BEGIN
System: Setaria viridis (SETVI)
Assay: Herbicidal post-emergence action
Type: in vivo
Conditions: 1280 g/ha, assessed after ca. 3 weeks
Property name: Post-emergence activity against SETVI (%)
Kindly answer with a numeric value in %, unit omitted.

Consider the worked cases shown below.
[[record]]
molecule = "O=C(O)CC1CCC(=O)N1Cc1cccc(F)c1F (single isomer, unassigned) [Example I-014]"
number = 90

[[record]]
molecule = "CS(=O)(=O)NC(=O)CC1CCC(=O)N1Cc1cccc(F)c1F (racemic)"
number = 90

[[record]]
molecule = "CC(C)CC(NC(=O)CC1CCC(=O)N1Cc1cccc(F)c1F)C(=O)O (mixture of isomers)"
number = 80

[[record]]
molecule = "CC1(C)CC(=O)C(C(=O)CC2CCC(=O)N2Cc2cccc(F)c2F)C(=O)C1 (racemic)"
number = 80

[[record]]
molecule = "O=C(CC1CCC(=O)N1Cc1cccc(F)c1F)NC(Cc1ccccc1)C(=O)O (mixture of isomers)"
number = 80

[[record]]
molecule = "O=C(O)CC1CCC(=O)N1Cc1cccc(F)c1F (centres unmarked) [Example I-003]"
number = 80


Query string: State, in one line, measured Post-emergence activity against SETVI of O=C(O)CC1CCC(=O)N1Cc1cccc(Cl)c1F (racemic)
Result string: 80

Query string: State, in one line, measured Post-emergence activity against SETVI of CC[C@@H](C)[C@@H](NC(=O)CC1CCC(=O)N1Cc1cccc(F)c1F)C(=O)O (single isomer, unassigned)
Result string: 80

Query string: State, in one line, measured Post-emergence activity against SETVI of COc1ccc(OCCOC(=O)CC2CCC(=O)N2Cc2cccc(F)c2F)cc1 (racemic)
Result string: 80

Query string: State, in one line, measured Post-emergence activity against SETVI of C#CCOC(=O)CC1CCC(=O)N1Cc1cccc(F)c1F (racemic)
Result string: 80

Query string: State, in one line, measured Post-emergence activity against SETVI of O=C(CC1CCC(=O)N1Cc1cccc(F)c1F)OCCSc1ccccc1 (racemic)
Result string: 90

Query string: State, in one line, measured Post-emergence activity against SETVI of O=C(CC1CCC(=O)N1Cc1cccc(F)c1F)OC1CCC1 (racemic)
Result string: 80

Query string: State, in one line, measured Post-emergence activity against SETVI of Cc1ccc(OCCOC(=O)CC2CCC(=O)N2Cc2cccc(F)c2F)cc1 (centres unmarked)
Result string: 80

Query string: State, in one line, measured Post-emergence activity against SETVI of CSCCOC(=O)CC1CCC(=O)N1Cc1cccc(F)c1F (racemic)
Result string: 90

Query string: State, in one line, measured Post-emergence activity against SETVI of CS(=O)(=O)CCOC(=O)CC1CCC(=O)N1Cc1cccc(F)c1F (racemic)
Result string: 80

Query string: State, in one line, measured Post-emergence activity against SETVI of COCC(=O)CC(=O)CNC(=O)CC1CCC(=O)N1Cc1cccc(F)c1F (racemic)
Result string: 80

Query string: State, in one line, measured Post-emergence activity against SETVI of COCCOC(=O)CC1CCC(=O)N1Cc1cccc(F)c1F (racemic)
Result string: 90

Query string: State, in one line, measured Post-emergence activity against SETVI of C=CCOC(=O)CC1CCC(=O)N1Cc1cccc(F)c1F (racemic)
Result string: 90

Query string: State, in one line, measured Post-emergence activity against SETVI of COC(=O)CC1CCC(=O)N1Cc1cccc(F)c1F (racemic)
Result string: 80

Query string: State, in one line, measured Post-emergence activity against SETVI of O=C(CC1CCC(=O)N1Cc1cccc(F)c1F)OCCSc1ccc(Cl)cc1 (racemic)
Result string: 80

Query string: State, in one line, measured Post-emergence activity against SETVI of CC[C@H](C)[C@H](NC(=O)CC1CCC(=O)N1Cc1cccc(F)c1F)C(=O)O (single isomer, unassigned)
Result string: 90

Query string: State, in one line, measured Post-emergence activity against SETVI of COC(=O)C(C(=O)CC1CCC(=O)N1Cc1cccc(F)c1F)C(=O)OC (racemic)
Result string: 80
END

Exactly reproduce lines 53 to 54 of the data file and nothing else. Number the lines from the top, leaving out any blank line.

Result string: 80

Query string: State, in one line, measured Post-emergence activity against SETVI of CC[C@H](C)[C@H](NC(=O)CC1CCC(=O)N1Cc1cccc(F)c1F)C(=O)O (single isomer, unassigned)